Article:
“All the forces on this planet will never beat that of a mother’s love.” – Elle Smith
She didn’t actually believe it was possible that at the age of 60, she could go full-term as a gestational surrogate for her son and his partner. 61-year-old Cecile Eledge from Nebraska, Omaha, desperately wanted to be a grandmother. She jumped in head first when she was told there was nothing specifically stopping her from being a viable candidate for surrogacy.
Matthew Eledge, 32, and Elliot Dougherty, 29, were initially skeptical about being fathers. Matthew is a school teacher and Elliot is a hairdresser. They hadn’t exactly been thinking in the direction of surrogacy due to financial constraints. Fortunately for them, the costs were mitigated when their families stepped in to help. Matthew’s mother served as the surrogate, Elliot’s sister, Lea Yribe, donated the eggs, and Matthew donated the sperm. It was a journey that would forever remain in their hearts.
Sixty and Unafraid
Speaking to USA Today, Cecile said she had no doubts about what she was getting into . “There was no moment of hesitation. It was natural instinct,” she said. The journey started when she was 60 years old. Long into menopause, she couldn’t provide eggs for the procedure. However, she passed her cardiovascular, cholesterol, and stress level tests. The doctors found her fit to withstand the hormone therapy that would precede the process.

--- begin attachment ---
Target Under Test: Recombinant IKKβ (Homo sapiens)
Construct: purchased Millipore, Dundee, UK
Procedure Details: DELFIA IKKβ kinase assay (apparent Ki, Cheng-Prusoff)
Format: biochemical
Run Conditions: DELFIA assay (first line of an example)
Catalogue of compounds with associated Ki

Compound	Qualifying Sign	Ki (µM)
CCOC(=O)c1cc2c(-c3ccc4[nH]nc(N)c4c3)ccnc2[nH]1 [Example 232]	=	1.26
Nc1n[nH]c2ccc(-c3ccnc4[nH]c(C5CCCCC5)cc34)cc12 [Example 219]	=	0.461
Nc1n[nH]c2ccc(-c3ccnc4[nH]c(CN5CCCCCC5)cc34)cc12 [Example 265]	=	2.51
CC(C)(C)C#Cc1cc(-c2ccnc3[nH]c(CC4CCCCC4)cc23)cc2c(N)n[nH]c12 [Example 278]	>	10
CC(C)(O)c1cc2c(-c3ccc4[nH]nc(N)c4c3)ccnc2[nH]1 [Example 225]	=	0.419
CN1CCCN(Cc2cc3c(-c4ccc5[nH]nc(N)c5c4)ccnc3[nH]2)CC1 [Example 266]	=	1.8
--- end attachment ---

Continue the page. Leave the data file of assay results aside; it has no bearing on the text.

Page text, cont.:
She followed all their instructions, even kicking caffeine for nine solid months. Cecile was willing to do anything to ensure the safety of her grandchild.
“I would have felt terrible if anything had happened,” she said. “I followed things to the letter. You know, I love my coffee.” She had to get her body ready for the journey by getting physically fit and in shape. She’s definitely one of the oldest surrogate mothers in the world.
The risks of late pregnancy are many. Some of them include the increased chance of having a congenitally abnormal child, pre-eclampsia, miscarriage, high blood pressure, and increased risk of complication during delivery .
Yes, Grandma knew the risks.
Ray of Sunshine
Two loving dads, a doting grandmother, and a proud aunt were created on March 25, 2019, at the Nebraska Medical Center. Weighing 5 pounds and 13 ounces, Uma Louise Dougherty-Eledge was brought into this world. The fussy pink bundle of joy has been receiving so much attention, love, and adoration form her family, friends, and anyone who sets eyes upon her.
Speaking on the legalities and litigation that usually follow surrogacy procedures, Matthew said that for now, none of that is consequential.
“We are thankful with how the whole process worked,” Matthew Eledge said. “We are really grateful that both Uma and her grandma are here, happy and healthy. For the time being, we’re just going to relax and enjoy this moment.”
“We also believe it takes a village to raise a family,” he said. “While we may have taken an unconventional approach, we were able to talk about the process and it made everything more exciting and more fun.”